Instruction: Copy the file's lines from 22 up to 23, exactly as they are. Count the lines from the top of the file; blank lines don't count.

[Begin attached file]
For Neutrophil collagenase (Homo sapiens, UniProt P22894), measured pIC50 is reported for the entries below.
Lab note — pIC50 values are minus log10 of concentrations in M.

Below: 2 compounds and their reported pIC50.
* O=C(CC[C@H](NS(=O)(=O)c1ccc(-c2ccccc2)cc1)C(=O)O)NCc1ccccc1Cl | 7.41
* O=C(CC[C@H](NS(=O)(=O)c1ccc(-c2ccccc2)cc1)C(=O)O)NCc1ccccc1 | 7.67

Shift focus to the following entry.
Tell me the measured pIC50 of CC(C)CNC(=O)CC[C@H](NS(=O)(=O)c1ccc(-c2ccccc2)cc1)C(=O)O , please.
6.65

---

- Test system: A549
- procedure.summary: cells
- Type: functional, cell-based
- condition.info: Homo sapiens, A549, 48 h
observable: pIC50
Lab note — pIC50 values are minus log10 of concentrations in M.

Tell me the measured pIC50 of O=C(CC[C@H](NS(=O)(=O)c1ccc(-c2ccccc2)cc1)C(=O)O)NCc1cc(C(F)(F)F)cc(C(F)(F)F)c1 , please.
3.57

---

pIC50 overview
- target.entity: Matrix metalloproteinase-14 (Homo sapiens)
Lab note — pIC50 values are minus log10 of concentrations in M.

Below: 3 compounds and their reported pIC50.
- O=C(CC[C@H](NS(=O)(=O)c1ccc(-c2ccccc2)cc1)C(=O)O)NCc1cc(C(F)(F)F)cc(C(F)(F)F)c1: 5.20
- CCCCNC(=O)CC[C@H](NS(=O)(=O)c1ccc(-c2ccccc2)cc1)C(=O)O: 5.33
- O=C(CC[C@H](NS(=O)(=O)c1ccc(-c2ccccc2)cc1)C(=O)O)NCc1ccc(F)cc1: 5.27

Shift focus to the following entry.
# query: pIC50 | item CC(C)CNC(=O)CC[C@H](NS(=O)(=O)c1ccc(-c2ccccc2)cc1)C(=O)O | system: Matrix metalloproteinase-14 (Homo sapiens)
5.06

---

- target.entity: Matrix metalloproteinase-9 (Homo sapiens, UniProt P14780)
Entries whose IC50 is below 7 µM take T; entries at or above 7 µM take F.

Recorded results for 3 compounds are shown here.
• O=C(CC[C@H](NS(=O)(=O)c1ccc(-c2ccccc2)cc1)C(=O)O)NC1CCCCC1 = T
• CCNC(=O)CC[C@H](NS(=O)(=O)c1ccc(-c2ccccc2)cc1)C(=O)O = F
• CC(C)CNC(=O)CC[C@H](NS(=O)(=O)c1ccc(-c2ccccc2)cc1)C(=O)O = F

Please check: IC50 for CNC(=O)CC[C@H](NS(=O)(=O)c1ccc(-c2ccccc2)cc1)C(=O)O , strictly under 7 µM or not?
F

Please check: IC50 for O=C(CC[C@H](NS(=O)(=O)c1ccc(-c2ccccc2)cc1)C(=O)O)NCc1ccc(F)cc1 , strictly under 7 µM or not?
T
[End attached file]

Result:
Below: 3 compounds and their reported pIC50.
- O=C(CC[C@H](NS(=O)(=O)c1ccc(-c2ccccc2)cc1)C(=O)O)NCc1cc(C(F)(F)F)cc(C(F)(F)F)c1: 5.20